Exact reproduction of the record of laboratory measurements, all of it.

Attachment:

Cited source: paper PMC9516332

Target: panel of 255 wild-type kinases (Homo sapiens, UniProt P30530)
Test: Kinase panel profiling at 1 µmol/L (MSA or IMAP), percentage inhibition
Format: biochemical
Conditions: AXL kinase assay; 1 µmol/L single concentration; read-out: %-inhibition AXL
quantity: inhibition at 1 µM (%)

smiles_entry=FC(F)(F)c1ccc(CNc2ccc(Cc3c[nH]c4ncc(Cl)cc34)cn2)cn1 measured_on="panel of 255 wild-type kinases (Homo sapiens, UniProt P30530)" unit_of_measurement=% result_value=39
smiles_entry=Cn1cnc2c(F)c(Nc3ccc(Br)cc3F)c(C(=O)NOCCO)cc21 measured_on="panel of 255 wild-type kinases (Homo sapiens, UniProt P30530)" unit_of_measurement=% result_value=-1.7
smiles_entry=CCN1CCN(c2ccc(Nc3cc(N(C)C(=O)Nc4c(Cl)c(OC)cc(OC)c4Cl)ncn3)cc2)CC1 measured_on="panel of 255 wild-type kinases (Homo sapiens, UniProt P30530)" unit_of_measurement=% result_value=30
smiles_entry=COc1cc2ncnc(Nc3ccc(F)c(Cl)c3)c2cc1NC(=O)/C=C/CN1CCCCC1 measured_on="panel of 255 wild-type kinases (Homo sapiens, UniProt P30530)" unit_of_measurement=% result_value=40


Cited source: paper PMC9516332

Target: panel of 255 wild-type kinases (Homo sapiens, UniProt P30530)
Test: Kinase panel profiling at 1 µmol/L (MSA or IMAP), percentage inhibition
Format: biochemical
Conditions: AXL kinase assay; 1 µmol/L single concentration; read-out: %-inhibition AXL
quantity: inhibition at 1 µM (%)

smiles_entry=FC(F)(F)c1ccc(CNc2ccc(Cc3c[nH]c4ncc(Cl)cc34)cn2)cn1 measured_on="panel of 255 wild-type kinases (Homo sapiens, UniProt P30530)" unit_of_measurement=% result_value=39
smiles_entry=Cn1cnc2c(F)c(Nc3ccc(Br)cc3F)c(C(=O)NOCCO)cc21 measured_on="panel of 255 wild-type kinases (Homo sapiens, UniProt P30530)" unit_of_measurement=% result_value=-1.7
smiles_entry=CCN1CCN(c2ccc(Nc3cc(N(C)C(=O)Nc4c(Cl)c(OC)cc(OC)c4Cl)ncn3)cc2)CC1 measured_on="panel of 255 wild-type kinases (Homo sapiens, UniProt P30530)" unit_of_measurement=% result_value=30
smiles_entry=COc1cc2ncnc(Nc3ccc(F)c(Cl)c3)c2cc1NC(=O)/C=C/CN1CCCCC1 measured_on="panel of 255 wild-type kinases (Homo sapiens, UniProt P30530)" unit_of_measurement=% result_value=40